Sesamoidectomy for Hallux Sesamoid Disorders: A Systematic Review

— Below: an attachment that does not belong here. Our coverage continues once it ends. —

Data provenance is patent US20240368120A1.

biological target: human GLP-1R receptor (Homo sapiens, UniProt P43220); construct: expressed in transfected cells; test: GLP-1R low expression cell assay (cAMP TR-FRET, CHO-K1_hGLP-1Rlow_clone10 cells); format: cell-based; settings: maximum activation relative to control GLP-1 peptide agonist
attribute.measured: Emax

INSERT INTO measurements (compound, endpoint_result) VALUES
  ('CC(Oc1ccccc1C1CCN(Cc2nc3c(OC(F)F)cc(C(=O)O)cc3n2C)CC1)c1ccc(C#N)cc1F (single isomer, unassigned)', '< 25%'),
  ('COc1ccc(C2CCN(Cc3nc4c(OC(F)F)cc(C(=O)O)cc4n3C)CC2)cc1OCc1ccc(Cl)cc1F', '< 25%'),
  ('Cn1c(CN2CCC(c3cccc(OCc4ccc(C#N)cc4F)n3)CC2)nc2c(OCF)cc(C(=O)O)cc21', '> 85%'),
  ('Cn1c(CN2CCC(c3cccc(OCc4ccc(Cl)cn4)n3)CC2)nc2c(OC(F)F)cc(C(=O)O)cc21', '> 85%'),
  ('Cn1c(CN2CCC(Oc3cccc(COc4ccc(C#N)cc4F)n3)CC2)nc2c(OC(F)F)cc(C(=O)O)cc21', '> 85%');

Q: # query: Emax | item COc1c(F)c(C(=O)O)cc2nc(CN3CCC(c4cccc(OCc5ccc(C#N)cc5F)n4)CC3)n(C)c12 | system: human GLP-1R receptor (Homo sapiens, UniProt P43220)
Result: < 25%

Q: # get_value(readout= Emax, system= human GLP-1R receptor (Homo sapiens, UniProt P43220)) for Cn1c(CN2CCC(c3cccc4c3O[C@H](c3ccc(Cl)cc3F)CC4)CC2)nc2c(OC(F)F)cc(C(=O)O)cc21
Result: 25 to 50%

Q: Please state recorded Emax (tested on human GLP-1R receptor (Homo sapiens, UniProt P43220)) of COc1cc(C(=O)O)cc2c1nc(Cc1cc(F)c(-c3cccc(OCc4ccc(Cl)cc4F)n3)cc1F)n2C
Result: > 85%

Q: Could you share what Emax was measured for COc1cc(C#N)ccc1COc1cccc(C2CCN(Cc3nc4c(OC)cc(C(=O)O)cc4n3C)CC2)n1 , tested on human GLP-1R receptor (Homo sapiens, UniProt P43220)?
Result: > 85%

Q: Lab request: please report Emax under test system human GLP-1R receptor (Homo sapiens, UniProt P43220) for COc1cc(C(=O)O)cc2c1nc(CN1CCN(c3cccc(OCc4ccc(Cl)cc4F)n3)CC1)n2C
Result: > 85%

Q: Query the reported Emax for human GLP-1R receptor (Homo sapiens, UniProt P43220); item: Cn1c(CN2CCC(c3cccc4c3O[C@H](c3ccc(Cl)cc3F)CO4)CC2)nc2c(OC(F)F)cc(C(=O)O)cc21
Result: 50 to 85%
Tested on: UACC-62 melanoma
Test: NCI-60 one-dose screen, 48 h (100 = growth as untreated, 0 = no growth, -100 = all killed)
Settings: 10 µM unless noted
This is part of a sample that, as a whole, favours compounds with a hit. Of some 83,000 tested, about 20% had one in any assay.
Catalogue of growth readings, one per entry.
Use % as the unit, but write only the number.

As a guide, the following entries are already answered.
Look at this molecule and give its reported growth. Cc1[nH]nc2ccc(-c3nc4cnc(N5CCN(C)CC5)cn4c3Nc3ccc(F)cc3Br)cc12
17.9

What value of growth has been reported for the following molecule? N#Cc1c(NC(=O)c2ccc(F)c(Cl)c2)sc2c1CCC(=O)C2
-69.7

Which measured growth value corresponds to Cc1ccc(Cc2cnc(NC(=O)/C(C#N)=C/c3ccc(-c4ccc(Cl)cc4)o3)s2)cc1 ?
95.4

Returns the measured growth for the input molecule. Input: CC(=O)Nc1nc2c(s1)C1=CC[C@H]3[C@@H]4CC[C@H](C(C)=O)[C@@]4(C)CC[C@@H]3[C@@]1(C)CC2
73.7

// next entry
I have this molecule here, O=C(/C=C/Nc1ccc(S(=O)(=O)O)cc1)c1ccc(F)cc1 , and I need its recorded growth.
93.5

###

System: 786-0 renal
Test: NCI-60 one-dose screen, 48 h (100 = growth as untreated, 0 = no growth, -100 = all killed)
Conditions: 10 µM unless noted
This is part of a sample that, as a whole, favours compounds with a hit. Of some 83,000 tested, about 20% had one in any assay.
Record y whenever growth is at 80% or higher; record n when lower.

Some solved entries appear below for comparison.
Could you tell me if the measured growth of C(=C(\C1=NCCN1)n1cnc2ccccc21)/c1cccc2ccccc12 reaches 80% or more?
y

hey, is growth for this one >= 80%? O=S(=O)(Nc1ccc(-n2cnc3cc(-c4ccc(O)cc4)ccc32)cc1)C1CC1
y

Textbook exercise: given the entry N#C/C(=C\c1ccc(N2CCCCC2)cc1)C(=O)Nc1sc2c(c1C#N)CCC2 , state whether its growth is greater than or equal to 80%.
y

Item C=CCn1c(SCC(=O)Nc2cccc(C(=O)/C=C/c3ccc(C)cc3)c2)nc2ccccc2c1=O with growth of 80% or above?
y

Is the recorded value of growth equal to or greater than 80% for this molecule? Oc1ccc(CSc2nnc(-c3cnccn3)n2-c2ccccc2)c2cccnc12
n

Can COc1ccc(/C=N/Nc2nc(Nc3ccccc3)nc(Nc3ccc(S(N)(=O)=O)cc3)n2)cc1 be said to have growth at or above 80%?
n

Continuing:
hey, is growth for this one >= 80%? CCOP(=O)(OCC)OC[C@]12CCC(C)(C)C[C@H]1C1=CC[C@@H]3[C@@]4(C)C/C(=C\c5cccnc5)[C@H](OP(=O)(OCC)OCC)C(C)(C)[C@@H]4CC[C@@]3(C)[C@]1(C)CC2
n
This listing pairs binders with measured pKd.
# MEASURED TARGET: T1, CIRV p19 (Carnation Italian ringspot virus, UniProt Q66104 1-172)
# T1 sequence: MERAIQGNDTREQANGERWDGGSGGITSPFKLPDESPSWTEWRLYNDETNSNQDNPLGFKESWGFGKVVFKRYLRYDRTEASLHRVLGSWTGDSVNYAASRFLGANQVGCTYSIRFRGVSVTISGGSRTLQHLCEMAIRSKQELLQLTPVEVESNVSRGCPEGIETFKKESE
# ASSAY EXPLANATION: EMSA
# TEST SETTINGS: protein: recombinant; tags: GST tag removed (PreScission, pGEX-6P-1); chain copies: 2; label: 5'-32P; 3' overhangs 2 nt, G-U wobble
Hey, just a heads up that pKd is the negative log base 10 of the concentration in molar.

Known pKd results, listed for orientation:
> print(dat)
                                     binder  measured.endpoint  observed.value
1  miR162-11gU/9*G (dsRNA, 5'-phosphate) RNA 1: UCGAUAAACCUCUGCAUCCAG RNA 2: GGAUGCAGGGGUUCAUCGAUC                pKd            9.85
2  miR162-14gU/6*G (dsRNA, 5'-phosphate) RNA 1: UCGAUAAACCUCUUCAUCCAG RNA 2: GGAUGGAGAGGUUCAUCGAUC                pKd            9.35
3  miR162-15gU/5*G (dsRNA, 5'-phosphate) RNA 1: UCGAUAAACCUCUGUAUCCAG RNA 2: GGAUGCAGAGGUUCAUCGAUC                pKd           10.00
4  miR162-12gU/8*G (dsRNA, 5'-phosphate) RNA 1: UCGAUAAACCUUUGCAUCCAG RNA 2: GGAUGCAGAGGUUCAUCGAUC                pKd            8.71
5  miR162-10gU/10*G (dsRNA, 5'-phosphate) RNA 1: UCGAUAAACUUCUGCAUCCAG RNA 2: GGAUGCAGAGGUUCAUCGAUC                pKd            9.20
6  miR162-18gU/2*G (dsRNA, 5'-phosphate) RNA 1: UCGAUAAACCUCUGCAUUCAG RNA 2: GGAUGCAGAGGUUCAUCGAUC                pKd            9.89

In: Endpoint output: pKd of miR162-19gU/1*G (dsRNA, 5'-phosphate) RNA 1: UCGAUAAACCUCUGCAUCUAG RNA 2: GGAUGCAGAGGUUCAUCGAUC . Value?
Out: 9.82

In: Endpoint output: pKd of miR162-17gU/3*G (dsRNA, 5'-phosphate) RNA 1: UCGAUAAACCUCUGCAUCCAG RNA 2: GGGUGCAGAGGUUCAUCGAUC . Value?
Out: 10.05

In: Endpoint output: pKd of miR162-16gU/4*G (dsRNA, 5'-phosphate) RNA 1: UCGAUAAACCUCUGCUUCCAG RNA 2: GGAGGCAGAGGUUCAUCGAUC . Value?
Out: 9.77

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Studies have shown that sesamoidectomy provides good clinical outcomes; however, concern exists regarding complications occurring after resection of 1 or both sesamoid bones. The purpose of the present systematic review was to evaluate the current evidence on sesamoidectomy for the treatment of hallux sesamoid disorders. A systematic search of the MEDLINE, Embase, and Cochrane Library databases was performed during October 2017. The included studies were evaluated for the level of evidence and quality of evidence using the Coleman Methodology Score. Variable reporting outcomes data, clinical outcomes, and percentage of patients returning to sports at their previous level were evaluated. Ten studies, totaling 196 feet, were included. The weighted mean patient age was 36.6 ± 11.0 years, and the weighted mean follow-up duration was 45.1 ± 19.3 months. The mean visual analog scale score improved from 6.5 ± 0.3 to 1.2 ± 0.5. The mean postoperative American Orthopaedic Foot and Ankle Society ankle-hindfoot scale score was 92.7 ± 2.7. Six studies demonstrated that 94.4% of patients returned to sports, with 90.0% returning to their previous level, at a mean of 11.8 ± 1.8 weeks. The mean hallux valgus angle increased from 13.1° ± 2.1° preoperatively to 14.8° ± 3.7° postoperatively (p = .470), and the mean intermetatarsal angle increased from 8.7° ± 0.8° to 9.7° ± 0.8° (p = .180). Overall complication rate was 22.5% and the revision rate was 3.0%. The present systematic review has demonstrated that sesamoidectomy for hallux sesamoids disorders yields good clinical outcomes and a high rate of return to sports in the short term, albeit with a high complication rate of 22.5%.Level of Clinical Evidence: 4

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